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Of strategic depth

9 min read
by Asim Sajjad Akhtar

THE dastardly attacks which took the lives of over 40 mostly Hazara civilians in Kabul and Nangarhar earlier this week barely raised an eyebrow in the Pakistani mainstream. The attack on the maternity ward of a hospital which killed and maimed newborns was especially gut-wrenching. Yet aside from a couple of perfunctory condemnations from official places, and a news item or two, there was virtual silence on this side of the border.

In the aftermath of the attacks, the Taliban apparently denied responsibility. The theory goes that there are now more militant Islamist groups that control swathes of Afghanistan, including IS. Such matters are notoriously hard to investigate at the best of times. But the real question is not which militant organisation orchestrated the killings but why violent ideologies of hate continue to proliferate in the name of Islam in Afghanistan, and, for that matter, in Pakistan as well.

It is an old story but it merits repeating here: the genesis and spread of militant Islam in this region is not a renegade phenomenon, but due to the patronage of the Pakistani state. What was for decades in establishment circles known as strategic depth — the simulation of Afghanistan as a ‘fifth province’ — dovetailed with the American, Saudi and, for that matter, much of the Western bloc’s geopolitical designs in the 1980s. And then, infamously, things went pear-shaped for the establishment after 9/11 when Washington turned against its erstwhile allies in the name of the ‘war on terror’.

This is an old story and it always ends badly.

Whether or not strategic depth is still a cherished ideal within the security establishment is, many decades later, by the by. Millions of young people in this country have bought into the idea that there can be a ‘good Taliban’ that fights ‘foreign infidels’ in Afghanistan. But there can be no more painful indicator of the ideological engineering that has taken place within Pakistan than the fact that logics of ‘strategic depth’ apply to ethnic peripheries in our own country. There is, for instance, growing evidence that militants are increasingly resurgent in the recently merged tribal districts of KP that border Afghanistan. How, given all that has taken place in this country since 9/11, is it still possible to maintain the myth of ‘good Taliban’?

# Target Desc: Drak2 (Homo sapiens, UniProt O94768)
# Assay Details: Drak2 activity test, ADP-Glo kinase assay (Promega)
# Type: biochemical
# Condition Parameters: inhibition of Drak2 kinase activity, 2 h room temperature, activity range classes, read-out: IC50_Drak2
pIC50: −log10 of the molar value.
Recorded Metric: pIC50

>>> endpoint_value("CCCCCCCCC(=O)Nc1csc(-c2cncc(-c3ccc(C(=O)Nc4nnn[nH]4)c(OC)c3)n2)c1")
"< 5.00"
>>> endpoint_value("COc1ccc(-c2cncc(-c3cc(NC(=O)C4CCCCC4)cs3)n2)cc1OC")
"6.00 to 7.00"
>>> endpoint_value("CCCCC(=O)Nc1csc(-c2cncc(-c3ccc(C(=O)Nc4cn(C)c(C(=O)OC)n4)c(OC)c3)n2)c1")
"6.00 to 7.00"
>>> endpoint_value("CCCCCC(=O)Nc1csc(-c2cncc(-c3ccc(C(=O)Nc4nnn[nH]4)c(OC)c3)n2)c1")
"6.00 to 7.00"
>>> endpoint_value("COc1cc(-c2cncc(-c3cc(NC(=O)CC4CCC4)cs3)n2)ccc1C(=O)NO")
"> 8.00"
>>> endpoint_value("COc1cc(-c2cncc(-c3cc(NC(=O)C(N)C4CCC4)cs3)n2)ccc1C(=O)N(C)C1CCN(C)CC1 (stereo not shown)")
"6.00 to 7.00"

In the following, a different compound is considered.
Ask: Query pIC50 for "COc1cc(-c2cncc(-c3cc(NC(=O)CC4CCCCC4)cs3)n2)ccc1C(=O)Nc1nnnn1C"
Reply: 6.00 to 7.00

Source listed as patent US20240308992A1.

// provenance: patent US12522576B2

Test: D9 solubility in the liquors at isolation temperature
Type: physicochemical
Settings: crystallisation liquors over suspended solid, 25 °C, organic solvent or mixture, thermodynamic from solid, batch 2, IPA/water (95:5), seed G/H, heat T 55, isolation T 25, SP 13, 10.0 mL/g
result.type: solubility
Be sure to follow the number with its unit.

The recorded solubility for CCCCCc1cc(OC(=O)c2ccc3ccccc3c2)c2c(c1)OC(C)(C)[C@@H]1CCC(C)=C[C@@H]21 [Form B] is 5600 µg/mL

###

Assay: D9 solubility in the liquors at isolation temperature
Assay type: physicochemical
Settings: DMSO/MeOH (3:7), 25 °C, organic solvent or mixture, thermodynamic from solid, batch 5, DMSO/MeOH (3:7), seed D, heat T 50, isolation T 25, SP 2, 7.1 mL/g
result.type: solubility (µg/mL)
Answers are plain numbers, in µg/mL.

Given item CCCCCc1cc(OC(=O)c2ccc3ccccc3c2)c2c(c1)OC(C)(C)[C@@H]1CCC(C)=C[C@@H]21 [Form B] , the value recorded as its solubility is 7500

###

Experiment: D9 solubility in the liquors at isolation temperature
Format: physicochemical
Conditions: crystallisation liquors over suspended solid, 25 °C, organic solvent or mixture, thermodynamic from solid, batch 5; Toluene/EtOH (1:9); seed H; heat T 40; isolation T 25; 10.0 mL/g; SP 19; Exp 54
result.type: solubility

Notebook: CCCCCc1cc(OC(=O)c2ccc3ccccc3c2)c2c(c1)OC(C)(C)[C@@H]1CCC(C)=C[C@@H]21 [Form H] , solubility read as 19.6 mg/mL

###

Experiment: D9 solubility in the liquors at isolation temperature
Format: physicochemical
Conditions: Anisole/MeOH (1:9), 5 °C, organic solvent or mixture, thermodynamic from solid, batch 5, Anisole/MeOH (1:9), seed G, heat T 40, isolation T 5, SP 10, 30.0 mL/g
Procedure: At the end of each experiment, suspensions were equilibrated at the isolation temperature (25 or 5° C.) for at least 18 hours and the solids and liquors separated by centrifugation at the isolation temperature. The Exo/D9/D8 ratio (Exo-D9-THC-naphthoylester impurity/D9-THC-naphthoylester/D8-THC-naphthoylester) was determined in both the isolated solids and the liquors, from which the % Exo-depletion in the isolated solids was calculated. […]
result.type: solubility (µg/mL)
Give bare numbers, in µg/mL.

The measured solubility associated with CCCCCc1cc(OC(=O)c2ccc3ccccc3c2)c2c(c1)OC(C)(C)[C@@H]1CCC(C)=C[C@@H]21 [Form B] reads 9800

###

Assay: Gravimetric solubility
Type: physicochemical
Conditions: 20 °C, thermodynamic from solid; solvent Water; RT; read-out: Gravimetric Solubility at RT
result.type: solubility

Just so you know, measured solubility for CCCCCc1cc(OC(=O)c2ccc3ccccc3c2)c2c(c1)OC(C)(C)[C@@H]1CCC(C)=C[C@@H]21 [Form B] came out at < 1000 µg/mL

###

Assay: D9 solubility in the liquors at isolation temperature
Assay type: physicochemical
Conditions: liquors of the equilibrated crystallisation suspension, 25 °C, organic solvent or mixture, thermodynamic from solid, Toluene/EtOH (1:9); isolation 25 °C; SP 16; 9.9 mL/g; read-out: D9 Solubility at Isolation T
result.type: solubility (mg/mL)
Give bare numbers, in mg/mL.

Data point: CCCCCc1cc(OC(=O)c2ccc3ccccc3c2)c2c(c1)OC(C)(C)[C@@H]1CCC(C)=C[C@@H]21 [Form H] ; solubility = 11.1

By this, I mean that the Pakistani state — and the many ordinary people who live in cities as well as more developed, central regions — must stop conceiving of the peripheries as territories to be secured and the resources there to be exploited, while the people of these regions remain mere footnotes in the so-called ‘greater national interest’. When these nominally equal citizens ask to be treated as such, they are subject to vilification and disciplining. This has happened dramatically in the case of the anti-war PTM in the ex-Fata districts over the past two years — most recently when Arif Wazir was shot dead — but even the Pakhtuns of the tribal districts are not as disaffected as the long-suffering Baloch.

Let it not be forgotten that the latter remains Pakistan’s richest province in terms of natural resources. The state wants Saindak, Reko Diq, Gwadar Port, Sui and much more, but it still can’t bring itself to be answerable to Balochistan’s politically conscious young people and explain the scandal of missing persons? Successive governments in Pakistan have acknowledged historical injustices in Pakistan, but establishment thinking has not budged.

Then there is Gilgit-Baltistan where precious natural resources are appropriated by the state — some under the guise of ‘land reform’ — with little concern for the large and growing population of young people who rightfully want both control over resources and political self-determination. Tharparkar is yet another border region in the southeast, ignored for decades, its largely Hindu population swept under the carpet. But now that there is coal to be mined, Thar is suddenly important? No wonder that its politically conscious people are suspicious of the state.

This is an old story, and it always ends badly. I am as principled an opponent of American imperialism in Afghanistan as any other. But doctrines of strategic depth devised by our own establishment are no better than those of the ‘enemies’ we love to hate, both beyond our borders and within them. No state — and its privileged segments in ‘developed’ regions — can lay claim to a moral high ground while the people of its own ethnic peripheries are enslaved as colonial subjects. This article was first published in Dawn.

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